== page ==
But there was worse to come: towards the end of conference, Streeting bombastically whipped up delegates into re-electing as Trustees not only David Fletcher, the former Sheffield Uni registrar who used the courts against student Gaza occupiers, but Kate Davies – the CEO of Notting Hill Housing who has cut her workers’ pay and conditions so viciously that they have voted 95 percent to strike. Streeting praised Davies for knowing “how to make tough choices”.

Black Students’ Officer censured
On the morning of the last day, with only two hundred people in the hall, conference voted to censure Bell Ribeiro-Addy, who as Black Students’ Officer protested when Durham Union Society (a posh debating club) invited BNP MEP Andrew Brons and one of the BNP’s local councillors to speak. (It almost censured LGBT Open Place Officer Daf Adley, but a few more delegates had made it into the hall by then.) The furore had resulted in Durham SU disaffiliating from NUS; the leadership want Durham’s tens of thousands in affiliation fees, so they backed the censures, despite their formal support for “no platform for fascists”. Thus they provided the BNP with a propaganda coup in the run-up to the general election and a green light to intervene on campuses.

In addition, there was much general evidence of depoliticisation and bureaucratisation. In elections for student members of the Trustee Board candidates repeatedly argued that it was right for finances and organisation to be taken out of “your” hands so NUS can concentrate on ‘campaigning’. How long before campaigning becomes a ‘reserved matter’ too?

Obviously, the circumstances were not such as to facilitate a strong left-wing challenge to the leadership. However, the activist left compounded the situation by poor organisation and political choices:

* For reasons explained it was harder than previously to get left delegates to the conference, but it is undoubtedly the case that more effort could have been made. In addition to bureaucratic constraints, disillusionment with NUS, discouraging people from standing, has probably played a role. Moreover, there was very little left-wing text on the agenda. This is a criticism of all left-wing factions and organisations.

* Some members of the SWP also displayed a tendency to either present the conference as going fairly well for the left, or interpret every defeat as evidence that a powerful majority in the student movement has been bureaucratically silenced. It is true that on many issues rank-and-file students are to the left of the NUS leadership, and that due to the bureaucratic reforms grassroots anti-cuts and anti-fees struggles were not really represented at the conference. But the failure to recognise that the left represents a minority, particularly but not only within the official structures student unions and NUS, is simply otherworldly.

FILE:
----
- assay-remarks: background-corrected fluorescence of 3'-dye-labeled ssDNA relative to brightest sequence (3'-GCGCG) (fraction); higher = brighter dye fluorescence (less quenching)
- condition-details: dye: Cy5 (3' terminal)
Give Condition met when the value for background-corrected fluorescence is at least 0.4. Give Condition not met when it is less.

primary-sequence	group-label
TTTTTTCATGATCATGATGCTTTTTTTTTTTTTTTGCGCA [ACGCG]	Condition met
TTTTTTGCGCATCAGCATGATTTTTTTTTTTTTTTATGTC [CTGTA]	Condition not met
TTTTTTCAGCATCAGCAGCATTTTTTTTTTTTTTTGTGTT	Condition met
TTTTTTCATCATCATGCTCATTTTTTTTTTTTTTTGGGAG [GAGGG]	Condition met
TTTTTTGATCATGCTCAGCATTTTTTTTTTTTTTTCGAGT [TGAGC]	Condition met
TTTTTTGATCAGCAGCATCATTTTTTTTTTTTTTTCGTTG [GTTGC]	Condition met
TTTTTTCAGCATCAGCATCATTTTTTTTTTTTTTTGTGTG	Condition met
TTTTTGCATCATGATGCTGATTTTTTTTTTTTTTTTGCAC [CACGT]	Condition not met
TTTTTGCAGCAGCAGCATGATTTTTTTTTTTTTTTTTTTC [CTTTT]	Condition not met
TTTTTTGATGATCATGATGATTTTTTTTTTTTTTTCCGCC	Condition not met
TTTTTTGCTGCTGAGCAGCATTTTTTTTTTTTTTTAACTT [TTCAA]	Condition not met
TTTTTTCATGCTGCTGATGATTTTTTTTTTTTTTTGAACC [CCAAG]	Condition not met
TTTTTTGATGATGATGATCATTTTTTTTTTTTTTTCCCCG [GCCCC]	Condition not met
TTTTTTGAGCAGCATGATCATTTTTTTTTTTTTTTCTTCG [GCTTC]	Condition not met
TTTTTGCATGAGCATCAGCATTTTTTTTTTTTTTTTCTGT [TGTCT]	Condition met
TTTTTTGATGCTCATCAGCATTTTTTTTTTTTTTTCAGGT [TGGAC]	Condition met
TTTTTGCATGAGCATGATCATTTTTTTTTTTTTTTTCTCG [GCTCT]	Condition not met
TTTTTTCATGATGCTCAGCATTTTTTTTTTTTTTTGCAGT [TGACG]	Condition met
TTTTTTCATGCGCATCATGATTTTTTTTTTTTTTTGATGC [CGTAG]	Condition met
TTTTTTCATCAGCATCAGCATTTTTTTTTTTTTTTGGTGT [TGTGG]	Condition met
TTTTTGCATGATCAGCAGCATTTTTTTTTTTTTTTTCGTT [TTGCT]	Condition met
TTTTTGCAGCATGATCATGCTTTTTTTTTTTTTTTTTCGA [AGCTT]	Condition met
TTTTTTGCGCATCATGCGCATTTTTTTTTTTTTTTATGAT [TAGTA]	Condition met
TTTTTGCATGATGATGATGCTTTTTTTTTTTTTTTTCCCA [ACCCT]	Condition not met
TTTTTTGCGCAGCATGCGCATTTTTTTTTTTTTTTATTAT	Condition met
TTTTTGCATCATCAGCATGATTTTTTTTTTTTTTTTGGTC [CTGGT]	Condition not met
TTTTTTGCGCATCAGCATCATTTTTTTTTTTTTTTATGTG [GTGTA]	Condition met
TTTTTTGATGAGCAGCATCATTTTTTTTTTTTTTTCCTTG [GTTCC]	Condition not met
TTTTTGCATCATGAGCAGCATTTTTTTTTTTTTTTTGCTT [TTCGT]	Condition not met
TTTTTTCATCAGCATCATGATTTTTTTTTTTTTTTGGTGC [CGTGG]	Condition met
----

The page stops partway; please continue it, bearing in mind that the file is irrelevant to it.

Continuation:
Given all this, was it still worth attending the conference, and is it worthwhile intervening in the structures of NUS more generally?

* It is still possible, even now, to meet large-ish numbers of new activists at the conference. The NCAFC got details from about 40 new people and, jointly with Newcastle Free Education Network, held a fringe meeting which attracted 35. Many are keen to get involved in the campaign. (In addition, the NUS Liberation Campaigns, which are generally more left-wing than NUS conference, still involve relatively large numbers of activists.)

* The conference is still a useful opportunity to not only gather information and assess the general shape and state of the student movement, but to marshal and rally the forces of the student left and grassroots campaigns. Standing in elections for NUS conference can play an important role in creating a sense of national momentum – or could if it was done better, more unitedly and on a better political basis. It is necessary for the different organisations of the student activist left to discuss the construction of a united left slate which is not a last-minute lash up between NUS hacks but a tool for campaigning throughout the year. We need to recognise that the left is a minority and campaign to become the majority.

* The great majority of student unions are still affiliated to NUS, and it looks like this will remain the case. There is no move by left-wing unions to disaffiliate.

* Given the radical, and still developing, shut down of NUS structures and degeneration of NUS political culture, however, it obviously cannot be business as usual. We cannot just keep turning up and plugging away. Coordination of activists and of left-wing student unions outside the NUS structure will become more of an issue as NUS’s bureaucratisation deepens. We need to discuss and debate further what this means in practice.


6 responses to “NUS conference 2010: NUS sinks further

  1. good report and analysis, thanks.

  2. One thing to bear in mind about the solidarity with UCU & other unions that I didn’t click on until after I’d returned: the motion passed by NUS supports industrial action by the trade unions in defence of jobs and education.